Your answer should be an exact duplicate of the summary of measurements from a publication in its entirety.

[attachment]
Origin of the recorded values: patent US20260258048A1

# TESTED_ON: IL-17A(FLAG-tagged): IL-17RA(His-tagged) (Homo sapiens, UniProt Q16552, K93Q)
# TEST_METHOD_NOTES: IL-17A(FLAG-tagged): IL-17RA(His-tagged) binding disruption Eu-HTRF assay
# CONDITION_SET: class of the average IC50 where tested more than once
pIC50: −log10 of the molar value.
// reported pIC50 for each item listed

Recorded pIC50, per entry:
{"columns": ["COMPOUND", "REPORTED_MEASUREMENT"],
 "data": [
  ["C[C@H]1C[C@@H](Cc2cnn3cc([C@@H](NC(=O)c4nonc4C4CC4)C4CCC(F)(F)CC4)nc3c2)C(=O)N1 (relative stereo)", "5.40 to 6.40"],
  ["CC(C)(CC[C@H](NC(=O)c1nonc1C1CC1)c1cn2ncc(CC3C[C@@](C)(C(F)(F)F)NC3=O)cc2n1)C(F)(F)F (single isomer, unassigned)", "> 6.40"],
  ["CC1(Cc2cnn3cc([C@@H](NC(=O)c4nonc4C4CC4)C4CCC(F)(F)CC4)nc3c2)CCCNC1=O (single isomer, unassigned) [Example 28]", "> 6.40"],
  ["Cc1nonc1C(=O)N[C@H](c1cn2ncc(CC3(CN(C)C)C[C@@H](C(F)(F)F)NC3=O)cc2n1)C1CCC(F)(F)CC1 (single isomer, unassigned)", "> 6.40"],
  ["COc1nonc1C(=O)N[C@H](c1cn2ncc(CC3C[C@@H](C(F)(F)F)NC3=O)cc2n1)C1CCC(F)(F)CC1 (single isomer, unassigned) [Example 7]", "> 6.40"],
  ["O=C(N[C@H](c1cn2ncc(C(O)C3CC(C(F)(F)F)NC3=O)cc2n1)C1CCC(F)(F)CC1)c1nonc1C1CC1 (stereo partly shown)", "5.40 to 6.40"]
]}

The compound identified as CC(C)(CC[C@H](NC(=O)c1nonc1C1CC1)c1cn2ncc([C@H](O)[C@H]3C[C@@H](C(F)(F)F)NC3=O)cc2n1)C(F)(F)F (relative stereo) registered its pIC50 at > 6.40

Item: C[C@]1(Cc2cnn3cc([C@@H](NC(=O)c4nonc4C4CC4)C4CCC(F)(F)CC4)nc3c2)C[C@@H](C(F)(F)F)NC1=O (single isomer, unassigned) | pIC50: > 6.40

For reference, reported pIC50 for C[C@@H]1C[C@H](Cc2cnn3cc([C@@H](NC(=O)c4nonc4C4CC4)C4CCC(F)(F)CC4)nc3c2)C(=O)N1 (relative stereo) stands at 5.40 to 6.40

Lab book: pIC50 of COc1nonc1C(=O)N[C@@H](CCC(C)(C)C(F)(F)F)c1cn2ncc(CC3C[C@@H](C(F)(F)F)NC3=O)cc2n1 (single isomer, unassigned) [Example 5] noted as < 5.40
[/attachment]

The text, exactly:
Origin of the recorded values: patent US20260258048A1

# TESTED_ON: IL-17A(FLAG-tagged): IL-17RA(His-tagged) (Homo sapiens, UniProt Q16552, K93Q)
# TEST_METHOD_NOTES: IL-17A(FLAG-tagged): IL-17RA(His-tagged) binding disruption Eu-HTRF assay
# CONDITION_SET: class of the average IC50 where tested more than once
pIC50: −log10 of the molar value.
// reported pIC50 for each item listed

Recorded pIC50, per entry:
{"columns": ["COMPOUND", "REPORTED_MEASUREMENT"],
 "data": [
  ["C[C@H]1C[C@@H](Cc2cnn3cc([C@@H](NC(=O)c4nonc4C4CC4)C4CCC(F)(F)CC4)nc3c2)C(=O)N1 (relative stereo)", "5.40 to 6.40"],
  ["CC(C)(CC[C@H](NC(=O)c1nonc1C1CC1)c1cn2ncc(CC3C[C@@](C)(C(F)(F)F)NC3=O)cc2n1)C(F)(F)F (single isomer, unassigned)", "> 6.40"],
  ["CC1(Cc2cnn3cc([C@@H](NC(=O)c4nonc4C4CC4)C4CCC(F)(F)CC4)nc3c2)CCCNC1=O (single isomer, unassigned) [Example 28]", "> 6.40"],
  ["Cc1nonc1C(=O)N[C@H](c1cn2ncc(CC3(CN(C)C)C[C@@H](C(F)(F)F)NC3=O)cc2n1)C1CCC(F)(F)CC1 (single isomer, unassigned)", "> 6.40"],
  ["COc1nonc1C(=O)N[C@H](c1cn2ncc(CC3C[C@@H](C(F)(F)F)NC3=O)cc2n1)C1CCC(F)(F)CC1 (single isomer, unassigned) [Example 7]", "> 6.40"],
  ["O=C(N[C@H](c1cn2ncc(C(O)C3CC(C(F)(F)F)NC3=O)cc2n1)C1CCC(F)(F)CC1)c1nonc1C1CC1 (stereo partly shown)", "5.40 to 6.40"]
]}

The compound identified as CC(C)(CC[C@H](NC(=O)c1nonc1C1CC1)c1cn2ncc([C@H](O)[C@H]3C[C@@H](C(F)(F)F)NC3=O)cc2n1)C(F)(F)F (relative stereo) registered its pIC50 at > 6.40

Item: C[C@]1(Cc2cnn3cc([C@@H](NC(=O)c4nonc4C4CC4)C4CCC(F)(F)CC4)nc3c2)C[C@@H](C(F)(F)F)NC1=O (single isomer, unassigned) | pIC50: > 6.40

For reference, reported pIC50 for C[C@@H]1C[C@H](Cc2cnn3cc([C@@H](NC(=O)c4nonc4C4CC4)C4CCC(F)(F)CC4)nc3c2)C(=O)N1 (relative stereo) stands at 5.40 to 6.40

Lab book: pIC50 of COc1nonc1C(=O)N[C@@H](CCC(C)(C)C(F)(F)F)c1cn2ncc(CC3C[C@@H](C(F)(F)F)NC3=O)cc2n1 (single isomer, unassigned) [Example 5] noted as < 5.40